GB News anchor Neil Oliver talks about COVID-19 lockdowns and UK vaccine policy
NEIL OLIVER: For me, it’s about freedom. For me, without freedom, nothing makes sense. So remove all the numbers, all the statistics, all the patterns and predictions, all the promises and threats; all steel hand in velvet glove coercion. Take away all of that. For me, it all comes down to something simple.
I declare that I am a free man.
I was born 54 years ago in one part of the world, a relatively small part of the world, where I was taught that my freedom had been won by men and women who had fought and died to achieve it. I was born just 22 years after WWII, into a world still full of those men and women who fought for my freedom and lived to tell the tale.
And what a story it was. It had started with the sudden appearance of a force bent toward tyranny. Of course, the sudden appearance was an optical illusion. In truth, that force had been building and making plans for years before she was ready to pull the trigger. It is worth remembering that this force believed that it was prepared to make the world a better place, a glorious place.
When that force began to move, it seemed like nothing could stop it. And at the beginning of the fight to avoid the victory of that tyranny, it was a minority – a minority outgunned and yelled at by their fellow citizens – who feared that deals could be made with the tyranny, who stood up and shouted no . The English writer Mervyn Peake said, “Living is miracle enough.”
It’s a good line and I’ve been quoting it for years, but now I see that just living isn’t enough, far from it. A caged bird is alive but without the freedom to fly in the boundless sky, it is denied everything a bird does in the first place. Being alive is not enough. The important thing is to live in freedom. A bird is such a fragile creature. It’s really just about movement. Take away the movement of a bird and it’s a handful of feathers and air.
Freedom is not negotiable. Either you are free or you are not.
Freedom is not even secure. Those who have been imprisoned are often terrified of freedom. All those choices, all our personal responsibility. That’s why ex-cons often reoffend, so they can go back to bars where they feel safest, out of harm’s way.
I have three children. They are almost growing. All teenagers. Often, I think I would like to have them close to me forever, where I can prevent them from doing stupid things, dangerous things. If he kept them in the house, no stranger would hurt them, but that would not be life. Not for them and not even for me. I would be their jailer and they would be my caged birds.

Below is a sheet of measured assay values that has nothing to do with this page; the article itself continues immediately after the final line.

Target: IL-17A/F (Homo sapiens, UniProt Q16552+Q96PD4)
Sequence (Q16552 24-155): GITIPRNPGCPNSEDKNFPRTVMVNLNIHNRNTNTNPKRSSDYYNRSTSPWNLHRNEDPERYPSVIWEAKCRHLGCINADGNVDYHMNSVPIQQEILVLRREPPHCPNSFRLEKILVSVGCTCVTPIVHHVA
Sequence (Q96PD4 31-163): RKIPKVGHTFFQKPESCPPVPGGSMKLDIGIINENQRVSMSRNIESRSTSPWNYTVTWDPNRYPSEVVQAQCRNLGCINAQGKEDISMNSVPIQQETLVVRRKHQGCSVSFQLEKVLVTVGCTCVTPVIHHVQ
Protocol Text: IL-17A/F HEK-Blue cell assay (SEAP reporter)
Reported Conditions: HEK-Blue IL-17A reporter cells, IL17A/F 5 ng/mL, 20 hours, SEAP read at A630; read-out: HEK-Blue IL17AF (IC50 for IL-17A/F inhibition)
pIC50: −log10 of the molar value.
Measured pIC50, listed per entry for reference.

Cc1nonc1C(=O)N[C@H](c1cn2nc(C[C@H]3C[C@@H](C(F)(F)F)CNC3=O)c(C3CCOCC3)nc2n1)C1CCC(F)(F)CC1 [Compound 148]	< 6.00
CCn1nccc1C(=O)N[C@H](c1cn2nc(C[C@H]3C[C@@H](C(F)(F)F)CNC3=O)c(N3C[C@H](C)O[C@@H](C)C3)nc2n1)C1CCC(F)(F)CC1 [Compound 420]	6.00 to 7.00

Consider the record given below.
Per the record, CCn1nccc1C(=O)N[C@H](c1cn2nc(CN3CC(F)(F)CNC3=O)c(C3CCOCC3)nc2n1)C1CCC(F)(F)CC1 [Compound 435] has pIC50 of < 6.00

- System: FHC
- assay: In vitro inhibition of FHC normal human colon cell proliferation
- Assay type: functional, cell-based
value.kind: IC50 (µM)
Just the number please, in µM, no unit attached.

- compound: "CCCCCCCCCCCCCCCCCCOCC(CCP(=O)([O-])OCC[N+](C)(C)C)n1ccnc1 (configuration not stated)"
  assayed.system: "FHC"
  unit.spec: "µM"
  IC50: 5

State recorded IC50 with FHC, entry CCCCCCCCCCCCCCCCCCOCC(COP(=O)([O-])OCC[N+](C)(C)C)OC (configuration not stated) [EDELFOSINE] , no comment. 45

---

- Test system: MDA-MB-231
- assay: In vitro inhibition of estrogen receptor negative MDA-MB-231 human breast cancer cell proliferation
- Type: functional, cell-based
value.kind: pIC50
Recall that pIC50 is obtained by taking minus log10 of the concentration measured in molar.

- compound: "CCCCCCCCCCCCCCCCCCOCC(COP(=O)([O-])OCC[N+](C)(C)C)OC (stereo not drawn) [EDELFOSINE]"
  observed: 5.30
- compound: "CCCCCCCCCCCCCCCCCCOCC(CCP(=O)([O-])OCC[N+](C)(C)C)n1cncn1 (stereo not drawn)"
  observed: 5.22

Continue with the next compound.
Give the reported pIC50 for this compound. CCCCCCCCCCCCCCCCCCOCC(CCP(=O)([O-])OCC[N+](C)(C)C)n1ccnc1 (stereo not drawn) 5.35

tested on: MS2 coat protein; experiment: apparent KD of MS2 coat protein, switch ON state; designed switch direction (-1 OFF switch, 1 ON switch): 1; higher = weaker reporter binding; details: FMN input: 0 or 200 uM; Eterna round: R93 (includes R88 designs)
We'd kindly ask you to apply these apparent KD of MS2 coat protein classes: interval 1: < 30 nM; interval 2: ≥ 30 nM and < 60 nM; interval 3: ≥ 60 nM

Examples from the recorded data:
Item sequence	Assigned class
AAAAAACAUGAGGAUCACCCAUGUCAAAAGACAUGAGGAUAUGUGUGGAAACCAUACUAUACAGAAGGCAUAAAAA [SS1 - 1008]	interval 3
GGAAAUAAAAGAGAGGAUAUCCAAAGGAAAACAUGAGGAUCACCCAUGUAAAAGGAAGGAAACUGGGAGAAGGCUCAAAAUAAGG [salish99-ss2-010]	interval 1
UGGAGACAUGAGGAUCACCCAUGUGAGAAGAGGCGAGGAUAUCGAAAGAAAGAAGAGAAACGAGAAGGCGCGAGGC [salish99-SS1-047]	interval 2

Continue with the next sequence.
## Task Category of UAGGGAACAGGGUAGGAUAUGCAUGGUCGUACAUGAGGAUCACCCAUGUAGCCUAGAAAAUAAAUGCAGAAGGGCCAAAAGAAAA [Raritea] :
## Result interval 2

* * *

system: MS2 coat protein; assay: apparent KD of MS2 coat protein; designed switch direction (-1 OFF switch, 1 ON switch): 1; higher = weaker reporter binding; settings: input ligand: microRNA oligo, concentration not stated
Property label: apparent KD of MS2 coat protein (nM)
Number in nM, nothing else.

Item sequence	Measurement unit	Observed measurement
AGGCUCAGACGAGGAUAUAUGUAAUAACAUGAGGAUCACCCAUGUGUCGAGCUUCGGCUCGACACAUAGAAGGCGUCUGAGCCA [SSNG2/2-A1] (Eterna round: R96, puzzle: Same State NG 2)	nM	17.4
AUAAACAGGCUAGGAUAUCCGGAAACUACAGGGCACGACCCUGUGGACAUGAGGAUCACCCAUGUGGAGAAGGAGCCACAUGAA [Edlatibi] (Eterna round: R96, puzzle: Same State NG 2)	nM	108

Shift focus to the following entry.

As it happens, this past year and a half has allowed me to see what happens to children who are kept safe at home. It’s not good, it’s not good at all, so if I didn’t know before, now I know I have to let them go into a world that is full of all kinds of things, including danger.
Here’s the thing, if your freedom means you could get COVID, so be it. If my freedom means you could catch COVID from me, so be it. Honestly, that’s what I see. For the sake of freedom, yours and mine together, I will happily risk COVID.
That is an opportunity. One among many that I am willing to take and happily. Life is not safe, freedom is not safe. For the sake of freedom, yours and mine together, both freedoms being of equal value, I will happily risk much more.
It is summer now, the time to remember the Battle of Britain. The part of the story that moves me the most has Churchill in Oxbridge in the operations room of Group # 11, charged with defending London and the South East. The sky above them is full of fighter jets and bombers. Churchill asks Air Vice Marshall Keith Park about the reserves, how many planes and pilots he has in reserve, ready to take the place of those already committed. “All the planes and men that we have are in the air right now,” Park said. “There is no reservation.”
Those Spitfires and Hurricanes were piloted by men and also by children who hadn’t gotten out of school much. They risked everything for freedom. Mine and yours. One last measure of devotion.
I can’t be sure, but I don’t think they fought and died so that the government could seize that freedom like a deck of cards, dealing them one by one to those deemed worthy. I believe they fought for the unconditional freedom of every man, woman and child. That is what I think.
I’ve been reading about people calling other people who have not chosen to get vaccinated, “plague rats.” I have read about people calling for plague rats to be detained and locked out of sight.
Now another Battle of Britain is being fought. It is being fought by a minority, outgunned and screaming, by those who would accept the freedom granted by parliamentarians on the condition that they do what they are told. That is not freedom, it is tyranny. And I, for my part, will not live under that yoke.
As I have done all my life, I salute a few. Hope to see you on the other side.